Wyoming Liberty Group

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Not proficient in reading and math? No job for you!

We read frequently about employers who desperately want to hire and put people to work. And we often read about how young people are desperate to find jobs “with a living wage.” So why aren’t they teaming up and living happily ever after? Where’s the disconnect?

It’s in basic skills. Employers routinely report that people they interview don’t have the skills they’re looking for. What are those skills? At the most basic level, they’re proficiency in reading and math.

What skills do Wyoming young people increasingly lack? Reading and math.

In previous commentary, Wyoming Liberty Group reported on Wyoming students’ low achievement levels on 4th and 8th grade NAEP tests; for years over half of Wyoming kids have been failing to reach proficiency in both subjects.

We can hear the objection now; what do 4th and 8th grade NAEP scores have to do with skills at hiring time? Because they are the canary in the coal mine – if the canary isn’t healthy, it’s signaling trouble for everyone. In this case, the signal means trouble in higher grades.

Indeed, it does. The effects of poor scores in the lower grades are visible in Wyoming’s 11th grade 2016 ACT scores which the Wyoming Department of Education recently released to the public. On reviewing them you may want to cry because they represent real kids who aspire to good jobs or colleges but aren’t equipped to get them. See the graph below from the Wyoming Department of Education (Wyoming Liberty Group notations in red).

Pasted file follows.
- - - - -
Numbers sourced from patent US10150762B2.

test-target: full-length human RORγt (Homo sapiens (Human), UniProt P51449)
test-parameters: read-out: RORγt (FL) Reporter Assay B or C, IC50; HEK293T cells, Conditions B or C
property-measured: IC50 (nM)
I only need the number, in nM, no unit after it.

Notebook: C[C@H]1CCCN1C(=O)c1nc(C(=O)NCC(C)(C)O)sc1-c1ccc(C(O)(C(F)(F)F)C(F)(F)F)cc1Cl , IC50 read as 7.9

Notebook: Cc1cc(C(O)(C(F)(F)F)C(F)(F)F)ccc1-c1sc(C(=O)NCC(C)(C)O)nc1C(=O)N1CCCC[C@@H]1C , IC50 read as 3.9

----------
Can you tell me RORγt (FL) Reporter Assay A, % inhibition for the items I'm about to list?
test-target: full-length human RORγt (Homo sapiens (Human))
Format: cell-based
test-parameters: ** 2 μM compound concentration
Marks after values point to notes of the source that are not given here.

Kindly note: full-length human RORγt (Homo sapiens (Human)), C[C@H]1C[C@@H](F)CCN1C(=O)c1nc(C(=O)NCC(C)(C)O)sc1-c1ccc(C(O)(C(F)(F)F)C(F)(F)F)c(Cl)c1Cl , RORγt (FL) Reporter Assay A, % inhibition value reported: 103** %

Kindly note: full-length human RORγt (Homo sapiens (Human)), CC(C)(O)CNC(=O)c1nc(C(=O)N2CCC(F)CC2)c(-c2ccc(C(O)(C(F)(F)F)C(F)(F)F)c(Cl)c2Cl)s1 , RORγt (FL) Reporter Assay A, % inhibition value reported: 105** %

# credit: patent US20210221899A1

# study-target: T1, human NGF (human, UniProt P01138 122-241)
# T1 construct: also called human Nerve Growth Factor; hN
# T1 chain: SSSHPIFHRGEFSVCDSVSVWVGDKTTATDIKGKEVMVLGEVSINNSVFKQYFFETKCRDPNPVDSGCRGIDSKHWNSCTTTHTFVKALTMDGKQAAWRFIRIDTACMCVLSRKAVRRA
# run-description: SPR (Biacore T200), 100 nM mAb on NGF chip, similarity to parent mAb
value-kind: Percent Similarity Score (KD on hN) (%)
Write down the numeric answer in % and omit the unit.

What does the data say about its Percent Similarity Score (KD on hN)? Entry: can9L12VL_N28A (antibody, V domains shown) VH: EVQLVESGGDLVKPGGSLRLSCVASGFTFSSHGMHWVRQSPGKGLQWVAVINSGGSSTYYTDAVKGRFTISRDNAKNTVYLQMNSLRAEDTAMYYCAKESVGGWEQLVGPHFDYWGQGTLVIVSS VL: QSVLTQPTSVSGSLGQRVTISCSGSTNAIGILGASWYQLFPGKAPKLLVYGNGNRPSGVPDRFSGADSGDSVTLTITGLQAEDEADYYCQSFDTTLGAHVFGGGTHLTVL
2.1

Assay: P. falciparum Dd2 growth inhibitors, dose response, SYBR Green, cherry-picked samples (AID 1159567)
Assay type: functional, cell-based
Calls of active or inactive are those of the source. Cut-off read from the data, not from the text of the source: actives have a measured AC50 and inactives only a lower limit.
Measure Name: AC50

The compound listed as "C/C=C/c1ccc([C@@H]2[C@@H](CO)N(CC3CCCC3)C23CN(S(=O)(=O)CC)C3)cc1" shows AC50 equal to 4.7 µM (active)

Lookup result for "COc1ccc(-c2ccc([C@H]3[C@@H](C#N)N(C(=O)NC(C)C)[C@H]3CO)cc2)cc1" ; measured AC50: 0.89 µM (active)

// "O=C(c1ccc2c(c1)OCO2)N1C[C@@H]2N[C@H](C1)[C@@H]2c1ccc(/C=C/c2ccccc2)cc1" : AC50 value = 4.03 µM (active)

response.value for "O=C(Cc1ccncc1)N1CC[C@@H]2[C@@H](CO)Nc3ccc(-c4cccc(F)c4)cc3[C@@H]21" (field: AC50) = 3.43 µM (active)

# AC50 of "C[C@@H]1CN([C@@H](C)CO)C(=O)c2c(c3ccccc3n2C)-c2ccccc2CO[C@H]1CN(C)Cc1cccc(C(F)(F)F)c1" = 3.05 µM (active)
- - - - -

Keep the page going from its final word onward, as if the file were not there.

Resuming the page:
2015 16 ACT Performance Levels

Go to 2016 Statewide High School Assessment Results and see for yourself. Reading: 68 percent and 64 percent were NOT proficient (meaning basic and below) in 2015 and 2016, respectively. Math: 62 percent and 60 percent. Science: 69 percent and 67 percent. This is massive, scandalous failure. W.S. 21-2-204(b)(iv) clearly states that that a goal of the system is to “ensure all students leave Wyoming schools career or college ready.” Where is the investigative journalism; where are the lawsuits? These are our children, bound for lives of chronic unemployment and despair.

Furthermore, the trends are not favorable. Average statewide ACT scores are as follows for 2014 through 2016 - Reading: 20.3, 20.0, 20.5. Math: 19.7, 19.5, 19.7. Science: 20.1, 20.2, 20.4. English: 19.0, 18.8, 19.1. Are there signs of meaningful improvement there? Hardly a glimmer.

The big picture is that many kids are failing at the 4th, 8th and 11th grade levels and improvement is not in sight. Also relevant is this fact: Wyoming has been spending massive sums on K-12 education for over a decade, now over $17,000 per pupil per year. That amount is probably no longer affordable.

It’s time to move forward with change. Current methods are not working. They’re hideously expensive. America’s universities did not become the finest in the world using a one-size-fits-all government template. So why not launch a revolution in K-12 education with new ideas? Why not change the constitution and enable competition, innovation and excellence? Let parents have the freedom to choose and innovate for their children. We have the resources. Let’s equip Wyoming kids so they have the skills to ensure employers say “yes!”

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Saturday, 23 September 2017
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